Walking to the post office is probably one of my favorite things. It is not just because going to the post office means that I get to send letters to loved ones, reminding them of how special they are, nor is it just because I get to receive letters from loved ones, reminding me that I am still thought of. No, my trips to the post office consist of something uniquely special. An experience of community, my community. Every time I come home from the post office I have a story. I try to save my trips to the post office for days when not much is going on, when I don’t travel to the store with my mom, when people don’t come over. Each trip is an adventure in itself and I never want to rush through it. I don’t have the vocabulary to express how much I LOVE going to the post office. So I will just describe my trip today, January 11, 2014. (Sorry for the length in advance, there’s just so much God that I have no words—which means I have to us many J ).
Today is a restful day for the family, nothing is planned. I grab the post office key for our PO Box and I head out the door just after 10:15. The walk down the street takes about 15-20 minutes. Now this is with the Venda pace. Not the American pace that is taught to our legs as we grow up fighting our way through crowded high school halls, and then further ingrained in our system as we try to cram our days full and basically run from meal to class to meeting to event. No, this is the pace that you travel at because it is too hot to go any faster than a stroll. Plus, traveling at this pace creates time and space for unique opportunities and fellowship.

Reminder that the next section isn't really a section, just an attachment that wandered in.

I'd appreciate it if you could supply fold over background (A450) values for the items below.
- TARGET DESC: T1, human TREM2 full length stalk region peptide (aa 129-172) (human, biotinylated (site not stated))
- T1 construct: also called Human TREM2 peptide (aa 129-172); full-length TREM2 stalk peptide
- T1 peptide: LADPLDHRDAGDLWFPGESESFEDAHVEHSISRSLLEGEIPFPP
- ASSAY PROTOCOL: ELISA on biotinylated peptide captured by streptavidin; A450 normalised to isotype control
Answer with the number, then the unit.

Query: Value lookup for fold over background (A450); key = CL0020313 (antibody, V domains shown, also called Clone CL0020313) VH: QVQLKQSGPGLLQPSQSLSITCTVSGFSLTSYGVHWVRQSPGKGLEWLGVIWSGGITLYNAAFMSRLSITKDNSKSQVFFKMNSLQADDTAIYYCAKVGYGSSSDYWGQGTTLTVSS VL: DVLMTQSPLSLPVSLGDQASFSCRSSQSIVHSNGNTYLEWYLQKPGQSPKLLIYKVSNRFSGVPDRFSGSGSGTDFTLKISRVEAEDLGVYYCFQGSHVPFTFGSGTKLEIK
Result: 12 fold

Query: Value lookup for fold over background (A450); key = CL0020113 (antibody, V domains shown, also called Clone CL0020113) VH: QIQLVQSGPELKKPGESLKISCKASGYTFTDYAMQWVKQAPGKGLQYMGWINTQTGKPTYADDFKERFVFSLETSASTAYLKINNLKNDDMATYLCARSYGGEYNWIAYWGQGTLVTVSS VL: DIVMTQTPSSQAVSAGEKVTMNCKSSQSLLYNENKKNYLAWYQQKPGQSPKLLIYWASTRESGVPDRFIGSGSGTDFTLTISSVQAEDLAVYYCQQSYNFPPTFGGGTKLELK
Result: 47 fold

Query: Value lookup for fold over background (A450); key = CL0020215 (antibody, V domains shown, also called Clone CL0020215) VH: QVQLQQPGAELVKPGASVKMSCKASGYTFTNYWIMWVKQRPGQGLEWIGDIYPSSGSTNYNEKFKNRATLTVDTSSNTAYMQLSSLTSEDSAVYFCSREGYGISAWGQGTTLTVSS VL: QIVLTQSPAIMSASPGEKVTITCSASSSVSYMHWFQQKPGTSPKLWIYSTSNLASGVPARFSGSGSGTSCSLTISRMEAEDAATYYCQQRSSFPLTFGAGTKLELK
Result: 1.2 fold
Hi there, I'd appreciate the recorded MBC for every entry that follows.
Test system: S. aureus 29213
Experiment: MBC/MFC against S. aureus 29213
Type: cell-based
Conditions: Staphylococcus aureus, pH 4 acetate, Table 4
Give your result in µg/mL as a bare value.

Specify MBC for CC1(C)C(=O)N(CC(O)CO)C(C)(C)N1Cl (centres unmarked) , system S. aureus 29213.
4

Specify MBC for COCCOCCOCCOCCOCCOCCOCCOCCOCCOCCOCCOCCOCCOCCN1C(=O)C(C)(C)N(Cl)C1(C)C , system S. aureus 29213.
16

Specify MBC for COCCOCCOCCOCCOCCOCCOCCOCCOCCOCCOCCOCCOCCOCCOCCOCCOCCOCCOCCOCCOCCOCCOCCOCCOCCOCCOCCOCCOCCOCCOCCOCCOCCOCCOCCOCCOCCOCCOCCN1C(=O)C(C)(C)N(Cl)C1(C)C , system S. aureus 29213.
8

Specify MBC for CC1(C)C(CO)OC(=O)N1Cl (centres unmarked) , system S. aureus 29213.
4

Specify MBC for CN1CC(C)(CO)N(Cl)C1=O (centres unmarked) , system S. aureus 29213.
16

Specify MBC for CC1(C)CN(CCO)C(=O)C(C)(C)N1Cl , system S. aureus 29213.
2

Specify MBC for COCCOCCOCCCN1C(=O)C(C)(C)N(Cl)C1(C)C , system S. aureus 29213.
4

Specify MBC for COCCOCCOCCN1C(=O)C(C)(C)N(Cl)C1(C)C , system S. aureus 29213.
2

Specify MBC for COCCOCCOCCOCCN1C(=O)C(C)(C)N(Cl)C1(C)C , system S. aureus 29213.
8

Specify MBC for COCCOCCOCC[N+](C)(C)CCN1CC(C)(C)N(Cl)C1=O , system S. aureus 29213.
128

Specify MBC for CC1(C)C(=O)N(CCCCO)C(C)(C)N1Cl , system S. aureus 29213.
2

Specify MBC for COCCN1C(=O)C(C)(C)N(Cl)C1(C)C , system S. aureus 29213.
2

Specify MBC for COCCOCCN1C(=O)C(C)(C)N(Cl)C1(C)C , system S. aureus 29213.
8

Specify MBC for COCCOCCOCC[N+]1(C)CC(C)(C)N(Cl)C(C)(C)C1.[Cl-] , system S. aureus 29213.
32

I walk down the drive and see my friend doing work in his driveway right across the street. I greet him and then turn left out of our driveway and see in his backyard two of my young friends (his siblings) on the back patio. I yell “Ndi matsheloni” (good morning) to greet them. They answer back with smiles and wave. I head down the road and at the intersection I find my good friend emerging from the patio of our neighbor’s house. She comes to give me a hug and we exchange some conversation. I greet the rest of my neighbors on the patio and tell them I am off to the post office. They wish me good travels and I wish them well as they stay. When I round the corner, I greet my other neighbor. He is one of my favorite people. He is 72 years old and continually reminds me the importance of walking, staying active, and learning. I love talking with him. He was in the middle of a conversation with a woman from my church. Both of them greeted me and I kindly greeted them. (when greeting an elder, or anyone older than you, to show respect you bend your knees, bow, and place your hands together). I do this and he goes off about how I am learning so well and how I am always writing so I can learn—which is true J my community now knows that I pretty much write down everything J.
As I travel up the road, loving that I get to see so many people, I see another young friend of mine. He is seated on the curb just hanging out. I tell him “Ndi matsheloni, mungana” (good morning, friend). We exchange a handshake and I continue on my way.
A white pick-up truck approaches right as I am about to greet some more of my little friends who are traveling down the road. Before I can scoop them up in a hug I realize that the car belongs to my good friend and neighbor, whom I have not seen for a very long time. He warmly greets me and we shake hands through his open window. We talk for a little bit before he has to go, by now my little friends are far down the road, but I am sure that I will catch up with them soon.